In Martians Abroad (2017), Carrie Vaughn re-envisions aspects of the “juvenile” novel Podkayne of Mars by Robert A. Heinlein, turning his classic spacefaring story into something refreshing and new while retaining the sense of limitless adventure. Kat has mentioned in her reviews of Heinlein’s juveniles that they were instrumental in forming her love of science fiction, and the same is true for me: books like Have Space Suit — Will Travel and Red Planet captured my imagination and made me dream of embarking upon my own interplanetary journeys. Vaughn was clearly inspired by Heinlein, too, but she wisely uses those influences as jumping-off points rather than strict blueprints, and turns what could have been a derivative rehash into her own exciting and entertaining novel.
Third-generation Martian Polly Newton has spent her whole life with her eyes on the stars, intent on becoming a pilot and cruising around the galaxy via starship as soon as she’s old enough to enroll in and graduate from a training program. Her twin brother, Charles, is as adept at manipulating people as he is at hacking into computer mainframes. Their plans for the future are derailed, however, when the director of the Martian colony — who happens to be their mother — announces that the pair has become the first Martians to be accepted at Earth’s Galileo Academy, a prestigious school for exceptional children. Despite Polly’s vehement protestations, she and Charles are sent to Earth, a boring old planet with inscrutable social customs and terrifyingly foreign foods (like bacon). As if all that wasn’t bad enough, their classmates’ lives are put in danger by unexpected and strange events, and it becomes obvious to Polly that there’s much more to Galileo Academy than she first imagined.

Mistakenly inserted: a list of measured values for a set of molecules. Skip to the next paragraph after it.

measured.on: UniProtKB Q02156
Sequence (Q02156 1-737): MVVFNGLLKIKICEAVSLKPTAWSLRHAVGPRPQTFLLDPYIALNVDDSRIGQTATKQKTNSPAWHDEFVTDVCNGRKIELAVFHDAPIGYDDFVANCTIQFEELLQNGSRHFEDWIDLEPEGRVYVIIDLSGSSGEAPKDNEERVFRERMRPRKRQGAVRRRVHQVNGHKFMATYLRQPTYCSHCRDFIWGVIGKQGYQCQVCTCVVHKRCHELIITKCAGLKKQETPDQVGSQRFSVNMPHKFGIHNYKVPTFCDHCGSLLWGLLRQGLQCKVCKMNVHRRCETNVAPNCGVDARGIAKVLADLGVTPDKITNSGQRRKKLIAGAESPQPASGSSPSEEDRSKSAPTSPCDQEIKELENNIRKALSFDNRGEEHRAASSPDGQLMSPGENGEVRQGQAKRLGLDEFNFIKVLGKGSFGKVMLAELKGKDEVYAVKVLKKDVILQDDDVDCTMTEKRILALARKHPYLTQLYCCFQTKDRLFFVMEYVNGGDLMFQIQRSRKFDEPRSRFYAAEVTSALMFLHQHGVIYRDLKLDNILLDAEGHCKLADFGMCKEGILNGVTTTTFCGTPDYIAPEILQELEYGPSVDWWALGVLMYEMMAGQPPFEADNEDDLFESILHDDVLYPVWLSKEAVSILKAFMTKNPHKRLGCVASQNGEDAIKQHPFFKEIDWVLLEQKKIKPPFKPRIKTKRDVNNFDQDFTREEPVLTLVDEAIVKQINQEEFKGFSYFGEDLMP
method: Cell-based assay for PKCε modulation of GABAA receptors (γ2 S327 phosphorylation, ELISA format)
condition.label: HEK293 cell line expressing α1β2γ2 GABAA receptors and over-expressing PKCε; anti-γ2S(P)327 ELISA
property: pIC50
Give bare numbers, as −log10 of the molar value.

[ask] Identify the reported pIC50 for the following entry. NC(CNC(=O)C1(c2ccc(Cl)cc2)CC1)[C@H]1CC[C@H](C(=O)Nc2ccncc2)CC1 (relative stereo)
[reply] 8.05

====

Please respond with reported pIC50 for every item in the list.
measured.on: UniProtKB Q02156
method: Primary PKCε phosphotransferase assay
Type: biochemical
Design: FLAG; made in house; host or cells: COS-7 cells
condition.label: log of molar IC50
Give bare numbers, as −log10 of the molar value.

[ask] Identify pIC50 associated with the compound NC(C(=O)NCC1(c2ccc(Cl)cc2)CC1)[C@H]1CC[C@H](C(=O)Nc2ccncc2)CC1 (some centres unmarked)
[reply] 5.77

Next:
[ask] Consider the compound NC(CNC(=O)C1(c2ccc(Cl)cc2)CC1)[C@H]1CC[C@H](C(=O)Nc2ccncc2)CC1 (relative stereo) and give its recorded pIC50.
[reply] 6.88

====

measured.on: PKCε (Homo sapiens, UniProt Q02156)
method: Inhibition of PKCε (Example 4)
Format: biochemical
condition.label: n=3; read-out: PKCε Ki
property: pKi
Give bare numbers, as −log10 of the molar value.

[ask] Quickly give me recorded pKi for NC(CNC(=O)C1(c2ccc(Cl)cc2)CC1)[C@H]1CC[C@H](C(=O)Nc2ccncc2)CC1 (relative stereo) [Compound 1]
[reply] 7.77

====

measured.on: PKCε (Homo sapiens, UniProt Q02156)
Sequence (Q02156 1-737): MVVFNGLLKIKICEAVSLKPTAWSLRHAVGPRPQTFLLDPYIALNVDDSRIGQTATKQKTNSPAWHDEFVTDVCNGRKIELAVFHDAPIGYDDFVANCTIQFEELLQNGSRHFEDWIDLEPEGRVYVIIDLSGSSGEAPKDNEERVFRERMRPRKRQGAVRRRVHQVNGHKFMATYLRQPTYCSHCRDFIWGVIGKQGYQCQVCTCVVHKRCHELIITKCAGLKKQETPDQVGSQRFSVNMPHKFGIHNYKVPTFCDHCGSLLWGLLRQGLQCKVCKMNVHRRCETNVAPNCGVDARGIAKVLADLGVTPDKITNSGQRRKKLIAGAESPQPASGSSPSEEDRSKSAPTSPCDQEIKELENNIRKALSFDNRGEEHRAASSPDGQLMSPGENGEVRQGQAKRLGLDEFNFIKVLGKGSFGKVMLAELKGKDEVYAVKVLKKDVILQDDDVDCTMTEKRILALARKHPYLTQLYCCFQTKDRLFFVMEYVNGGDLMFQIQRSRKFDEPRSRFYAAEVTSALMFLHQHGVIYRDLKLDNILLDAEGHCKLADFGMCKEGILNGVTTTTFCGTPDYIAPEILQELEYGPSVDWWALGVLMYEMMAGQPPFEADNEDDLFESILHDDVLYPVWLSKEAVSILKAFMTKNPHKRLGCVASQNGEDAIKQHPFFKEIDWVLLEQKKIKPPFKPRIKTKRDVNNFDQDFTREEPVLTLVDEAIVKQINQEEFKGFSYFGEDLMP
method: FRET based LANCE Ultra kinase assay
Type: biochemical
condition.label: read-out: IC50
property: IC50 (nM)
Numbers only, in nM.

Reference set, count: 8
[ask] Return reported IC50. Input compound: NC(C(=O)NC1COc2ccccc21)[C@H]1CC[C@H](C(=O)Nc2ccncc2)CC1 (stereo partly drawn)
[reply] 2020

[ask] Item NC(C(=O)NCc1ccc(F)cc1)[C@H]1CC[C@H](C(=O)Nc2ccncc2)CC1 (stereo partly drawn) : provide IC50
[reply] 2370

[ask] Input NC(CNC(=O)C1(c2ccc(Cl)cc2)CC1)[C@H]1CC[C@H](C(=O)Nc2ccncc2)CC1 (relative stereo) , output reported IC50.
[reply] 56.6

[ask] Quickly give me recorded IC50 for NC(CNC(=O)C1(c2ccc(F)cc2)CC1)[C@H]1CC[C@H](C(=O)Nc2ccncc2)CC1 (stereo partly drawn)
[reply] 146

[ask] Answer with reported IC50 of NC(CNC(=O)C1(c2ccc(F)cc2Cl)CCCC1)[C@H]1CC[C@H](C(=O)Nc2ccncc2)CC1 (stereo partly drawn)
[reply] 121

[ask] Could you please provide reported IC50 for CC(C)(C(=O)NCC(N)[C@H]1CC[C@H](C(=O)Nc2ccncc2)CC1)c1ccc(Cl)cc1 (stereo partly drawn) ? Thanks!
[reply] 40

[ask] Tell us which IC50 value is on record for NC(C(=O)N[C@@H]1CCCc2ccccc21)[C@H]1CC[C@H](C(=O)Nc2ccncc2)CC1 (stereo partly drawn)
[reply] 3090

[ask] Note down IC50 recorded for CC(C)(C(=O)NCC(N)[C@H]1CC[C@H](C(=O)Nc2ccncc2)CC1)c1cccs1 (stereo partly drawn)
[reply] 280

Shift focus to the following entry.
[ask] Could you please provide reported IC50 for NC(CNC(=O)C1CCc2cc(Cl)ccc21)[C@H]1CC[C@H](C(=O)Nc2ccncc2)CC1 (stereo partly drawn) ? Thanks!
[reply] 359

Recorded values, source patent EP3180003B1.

To my relief, Vaughn doesn’t follow Podkayne of Mars beat-by-beat; some character names are similar and there’s a shared element in that conspiracies drive the plot, but Vaughn is capable of writing her own story, and does so with aplomb. Martians Abroad meets and exceeds many requirements expected of an adventure story featuring adolescents: students come into conflict with one another, tentative friendships are formed and must strengthen or fall apart, authoritative and authoritarian adults enforce social and academic rules while young people either rebel or fall in line. Polly isn’t relentlessly cheerful, but her self-possession and determination to achieve her goals are admirable, and her interactions with Charles and friends like Angelyn and Ladhi are entertaining even when Polly’s stubbornness causes unnecessary trouble. While Vaughn’s vision of the future is undoubtedly optimistic, it’s also realistic: the basic needs of everyone on Earth may be met, but a rigid class system still exists, and there’s no denying that life is easier for the elites. Hard work and dedication might get Polly a long way, but having the right connections is a distinct advantage, too.